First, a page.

I am writing this on the Saturday after Black Friday. It is sometimes known as “Small Business Saturday.” A holiday brought to you by American Express. Presumably, they want you to shop at local, privately owned businesses using the most iconic expression of corporate America, the American Express Card. They are Standing Right Behind You. A very creepy way to say “Don’t even try to buy with cash, if you catch our drift.”
I am going to brave the elements and crowds. The battery of my phone is giving up the ghost, and our cellular provider has sent me several messages. An odd coincidence to be sure. My phone is probably in cahoots with the carrier and they are conspiring to get me into a new phone. I know how much, approximately, so we will go and see. But it is hard to find the phone I want at a small, local store so I am off to an electronics mega store.
There will be pallets of televisions, microwaves, washers and driers all covered with wreaths and green and red bunting, flashing, blinking lights, with signs explaining in grand detail how much you save, how easy it is to finance, how much the people on your list will love a new refrigerator. Homer never faced this kind of temptation. I will stand strong, though, nobody on my list is getting an appliance.
If the trip to the store goes as planned we are off to Nelsonville and Rocky Boots. Cyber Monday is no longer an amusing anomaly on the calendar where I work. It has become an awful, endless test of endurance. I need some sturdy shoes or boots to support my aging, aching feet, knees, hips and back.
Even today I hear the mouse buttons clicking, the touchscreens being mashed, mauled, and manipulated. I feel the mania taking the country in its grip. People are throwing reason and prudence aside in an orgy of internet extravagance.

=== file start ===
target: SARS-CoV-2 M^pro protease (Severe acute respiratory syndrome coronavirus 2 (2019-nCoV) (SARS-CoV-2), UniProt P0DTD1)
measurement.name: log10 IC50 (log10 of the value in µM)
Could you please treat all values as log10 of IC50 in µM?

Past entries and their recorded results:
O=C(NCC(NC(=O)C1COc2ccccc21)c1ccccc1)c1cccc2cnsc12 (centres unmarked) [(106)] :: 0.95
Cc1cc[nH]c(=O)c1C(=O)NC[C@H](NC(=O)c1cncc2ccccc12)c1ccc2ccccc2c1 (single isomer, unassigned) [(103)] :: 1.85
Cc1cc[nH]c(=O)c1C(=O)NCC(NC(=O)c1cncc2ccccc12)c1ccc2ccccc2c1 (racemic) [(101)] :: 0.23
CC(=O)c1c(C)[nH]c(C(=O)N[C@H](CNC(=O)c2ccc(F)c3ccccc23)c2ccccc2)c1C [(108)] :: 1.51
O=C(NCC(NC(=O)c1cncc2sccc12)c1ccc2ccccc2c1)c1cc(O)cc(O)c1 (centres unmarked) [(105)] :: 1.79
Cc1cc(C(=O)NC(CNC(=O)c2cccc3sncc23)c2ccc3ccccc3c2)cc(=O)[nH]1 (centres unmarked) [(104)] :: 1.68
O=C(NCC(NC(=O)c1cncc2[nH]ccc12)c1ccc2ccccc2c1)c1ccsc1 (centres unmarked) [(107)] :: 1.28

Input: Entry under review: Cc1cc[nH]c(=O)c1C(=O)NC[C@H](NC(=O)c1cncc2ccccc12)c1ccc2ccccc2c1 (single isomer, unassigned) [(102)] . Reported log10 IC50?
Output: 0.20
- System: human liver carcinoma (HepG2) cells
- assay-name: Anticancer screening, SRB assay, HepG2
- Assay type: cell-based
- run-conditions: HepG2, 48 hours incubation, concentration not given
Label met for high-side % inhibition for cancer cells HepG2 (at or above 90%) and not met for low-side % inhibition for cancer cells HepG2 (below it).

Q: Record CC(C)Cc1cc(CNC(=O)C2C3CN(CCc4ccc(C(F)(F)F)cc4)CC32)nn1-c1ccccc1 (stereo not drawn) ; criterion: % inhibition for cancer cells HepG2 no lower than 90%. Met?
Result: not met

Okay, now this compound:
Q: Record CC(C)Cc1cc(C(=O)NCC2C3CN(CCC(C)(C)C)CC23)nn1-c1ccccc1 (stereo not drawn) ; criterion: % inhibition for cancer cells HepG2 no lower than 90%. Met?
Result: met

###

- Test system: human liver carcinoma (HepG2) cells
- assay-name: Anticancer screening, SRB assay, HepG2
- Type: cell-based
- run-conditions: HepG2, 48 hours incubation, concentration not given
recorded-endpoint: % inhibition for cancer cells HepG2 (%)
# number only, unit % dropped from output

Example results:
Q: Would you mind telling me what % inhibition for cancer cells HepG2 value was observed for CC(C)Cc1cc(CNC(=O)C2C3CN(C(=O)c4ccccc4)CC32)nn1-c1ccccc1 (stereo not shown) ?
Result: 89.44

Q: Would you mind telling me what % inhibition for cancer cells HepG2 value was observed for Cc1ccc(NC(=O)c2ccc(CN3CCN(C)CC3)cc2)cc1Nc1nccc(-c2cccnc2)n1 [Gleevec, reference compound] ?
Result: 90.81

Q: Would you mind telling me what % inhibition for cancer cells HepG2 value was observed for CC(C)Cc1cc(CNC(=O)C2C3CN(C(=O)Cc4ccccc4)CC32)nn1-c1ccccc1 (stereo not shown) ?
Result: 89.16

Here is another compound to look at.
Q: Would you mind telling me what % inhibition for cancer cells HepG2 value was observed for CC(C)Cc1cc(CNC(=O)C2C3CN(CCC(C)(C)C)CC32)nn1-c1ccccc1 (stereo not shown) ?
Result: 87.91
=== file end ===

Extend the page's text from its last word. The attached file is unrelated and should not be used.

There are things that have been sitting in abandoned, dark corners of an aging and most likely haunted warehouse in the middle of a medium-sized midwestern city, are now showing up on orders. Items from forgotten designers languishing in places that require team order pickers. Nobody wants to go there alone. Talk about the ghosts of Christmas.
From the darkened corners, back hallways, storage closets, these mostly forgotten things find there way to the Order Confirmation Booth. They’re exorcised of dust and evil spirits, boxed up and shipped off. A new life of sitting on a mantle, being ignored and unloved waits in the future. The circle of shelf life in the brutal world of fashion home décor.
For weeks we will battle the demons of the world wide web and the unquenchable thirst of couch bound shopping. The spirit of the season represented as a series of ones and zeros, packed and shipped and sent at the whim of someone sitting in their pajamas. How much easier could it be. But, it gets easier. After a few attempts the internet will send you ideas, for your loved ones.
“If you liked the bottle opener you will love the corkscrew, and so will your aunt, Sister Margaret Marietta, and don’t forget the matching shot glasses.” The internet does everything, pretty soon you won’t even have to help.
But, I will. And I will be there for you, for the next twenty-five days working against the deadline, making your family happy. That’s what I’m there for. Enjoy your movie and hot chocolate, you’ve earned it.
I have a sister campaign based on the musical interpretation of the season. It is called Life Explained 12 days of Christmas, adjusted for inflation. Feel free to follow along, and send a suggestion if you want, I am open-minded. And I have 25 more days of the 12 days.
 Just a reminder that everything you buy is being recorded somewhere to “Enhance” your advertising experience.
Previously Published on Life Explained